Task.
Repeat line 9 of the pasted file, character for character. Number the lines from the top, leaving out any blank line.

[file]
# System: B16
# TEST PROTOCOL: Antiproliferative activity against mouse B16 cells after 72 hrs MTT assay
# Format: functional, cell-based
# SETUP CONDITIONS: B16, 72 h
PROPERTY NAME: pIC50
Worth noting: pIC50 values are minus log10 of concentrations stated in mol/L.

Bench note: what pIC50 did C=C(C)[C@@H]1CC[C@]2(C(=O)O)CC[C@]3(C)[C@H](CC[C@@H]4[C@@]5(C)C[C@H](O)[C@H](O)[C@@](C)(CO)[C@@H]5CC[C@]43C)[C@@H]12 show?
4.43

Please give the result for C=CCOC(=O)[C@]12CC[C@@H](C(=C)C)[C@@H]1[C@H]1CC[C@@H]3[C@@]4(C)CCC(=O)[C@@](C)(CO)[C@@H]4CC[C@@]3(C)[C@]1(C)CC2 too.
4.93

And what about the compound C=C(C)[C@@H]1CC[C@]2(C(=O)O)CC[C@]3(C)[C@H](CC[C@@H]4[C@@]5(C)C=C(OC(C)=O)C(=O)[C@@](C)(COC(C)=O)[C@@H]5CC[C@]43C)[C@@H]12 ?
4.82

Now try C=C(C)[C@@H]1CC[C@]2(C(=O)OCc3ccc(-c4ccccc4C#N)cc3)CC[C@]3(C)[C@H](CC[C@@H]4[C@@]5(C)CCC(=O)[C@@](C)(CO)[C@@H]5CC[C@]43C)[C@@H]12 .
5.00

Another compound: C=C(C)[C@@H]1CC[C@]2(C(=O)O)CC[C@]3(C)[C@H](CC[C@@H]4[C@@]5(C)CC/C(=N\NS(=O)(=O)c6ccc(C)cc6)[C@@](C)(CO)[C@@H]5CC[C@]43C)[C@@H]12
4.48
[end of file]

Please give the result for C=CCOC(=O)[C@]12CC[C@@H](C(=C)C)[C@@H]1[C@H]1CC[C@@H]3[C@@]4(C)CCC(=O)[C@@](C)(CO)[C@@H]4CC[C@@]3(C)[C@]1(C)CC2 too.